Three things I love about 'Call me by your name'


Posted on: 31 January 2018 by Margaret Petrarca in 2018 posts


call me by your name poster

We're looking forward to the Oscars! Here's Italian language assistant, Margaret Petrarca, to tell us why she loves 'Call me by your name' - nominated for four awards and directed by Italian director, Luca Guadagnino.


I arrived at the University of Liverpool last September as an Italian Language Assistant and this is why, when I knew that there was an Italian movie which received four Oscar nominations (Best Picture, Best Actor in a Leading Role, Best Original Song, Best Adapted Screenplay), I got intrigued.

Even though 'Call me by your name' is an adaptation from a book by an American author, André Aciman, it takes place in Italy and was made by an Italian film director, Luca Guadagnino. The main language employed is English and the lead actor is French.

It goes without saying that 'Call me by your name' was on my must-see movies list.

The plot is set in the summer of 1983 in the northern Italian countryside, where Elio and his family usually spend their holidays. The cornerstone of the movie is the love story between the seventeen-year-old Elio and Oliver, his father’s research assistant.

The story itself is really moving and imbued with tenderness and melancholy - and I felt able to empathise with most of the characters. 

There were hundreds of reasons why I loved this movie, but here are the three main ones:

 Two men chatting in a square

1. Finally an Italian movie!

Let’s face it: as an Italian, I couldn’t help but be delighted with the four Oscar nominations for Call me by your name. An Italian film hasn’t had such an impact since 1998 with Benigni’s La vita è bella (Life Is Beautiful). You could argue that the film is not that Italian after all, but when asked, Guadagnino himself declared that “It’s an Italian movie, of course”. Beyond that, the Italianness I could read into the movie is especially dictated by the setting. Guadagnino exploits Italian locations rarely employed in cinema, such as the northern countryside and some less famous towns, like Crema or Garda. What made me feel most at home while watching it, though, is the summery calm of the countryside, the slow sound of the bells, the old men sitting at the bar while playing cards...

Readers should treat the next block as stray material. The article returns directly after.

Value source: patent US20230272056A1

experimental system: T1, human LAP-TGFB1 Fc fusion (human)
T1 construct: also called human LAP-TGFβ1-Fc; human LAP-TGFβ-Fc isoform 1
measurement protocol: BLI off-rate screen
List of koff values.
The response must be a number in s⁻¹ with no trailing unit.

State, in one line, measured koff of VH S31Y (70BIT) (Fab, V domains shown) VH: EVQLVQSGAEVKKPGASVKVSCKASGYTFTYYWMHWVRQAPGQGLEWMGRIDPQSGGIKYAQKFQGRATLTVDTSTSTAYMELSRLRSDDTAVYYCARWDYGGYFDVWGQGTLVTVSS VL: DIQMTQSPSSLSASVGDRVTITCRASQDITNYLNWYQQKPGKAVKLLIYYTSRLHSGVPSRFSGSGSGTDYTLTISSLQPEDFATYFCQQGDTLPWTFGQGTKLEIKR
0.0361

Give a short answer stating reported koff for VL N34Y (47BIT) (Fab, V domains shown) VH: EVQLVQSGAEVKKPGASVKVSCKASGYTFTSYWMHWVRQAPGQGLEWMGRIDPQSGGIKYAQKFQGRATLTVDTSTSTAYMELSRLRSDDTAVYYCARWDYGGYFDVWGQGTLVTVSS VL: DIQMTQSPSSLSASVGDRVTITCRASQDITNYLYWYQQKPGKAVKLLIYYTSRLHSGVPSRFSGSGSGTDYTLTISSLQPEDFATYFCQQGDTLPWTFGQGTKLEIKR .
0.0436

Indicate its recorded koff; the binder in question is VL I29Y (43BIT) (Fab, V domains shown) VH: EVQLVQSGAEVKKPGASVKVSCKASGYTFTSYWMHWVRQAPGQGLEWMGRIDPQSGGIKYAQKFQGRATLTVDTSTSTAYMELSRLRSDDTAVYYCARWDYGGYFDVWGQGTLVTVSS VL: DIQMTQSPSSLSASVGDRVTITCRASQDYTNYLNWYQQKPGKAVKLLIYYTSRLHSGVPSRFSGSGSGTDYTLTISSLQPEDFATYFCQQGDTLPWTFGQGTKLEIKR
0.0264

A group of men and a woman having dinner 

2. Cross-cultural identities and languages

I must admit that I am deeply touched by the idea of the ‘melting pot’. This is why I was ecstatic when I heard Oliver and Elio having the following conversation: 

“I thought you were Jewish.”

“Well, we are Jewish but also American, Italian, French - somewhat atypical combination.”

All the main characters are American Jewish, some of them with French roots, and they are used to spending their holidays in Italy. It seems to me, though, that they are more than visitors, they belong to lo Stivale. They feel at home and have acquired some Italian customs. But it would be simplistic to consider them Italians. In fact, while they speak English, French, Italian, and even throw in a bit of German, Arabic, Greek, Latin and Byzantine, not to mention the local Crema dialect, they code-switch seamlessly from one language to the other. Identifying themselves with the different languages they speak, they put forward complex and multiethnic identities.

 Man holding out a metal arm towards another man

3. Love beyond gender

Last, but not least, let’s not forget that this is a love story; a sensual love story between two sensitive souls. While clearly being attracted to each other, both characters are also attracted to women, demonstrating how the film explores the fluidity of sexuality. Indeed, the two characters love each other beyond their gender. Quoting Mr Perlman, Elio’s father: “You're too smart not to know how rare, how special, what you two had was”. ‌

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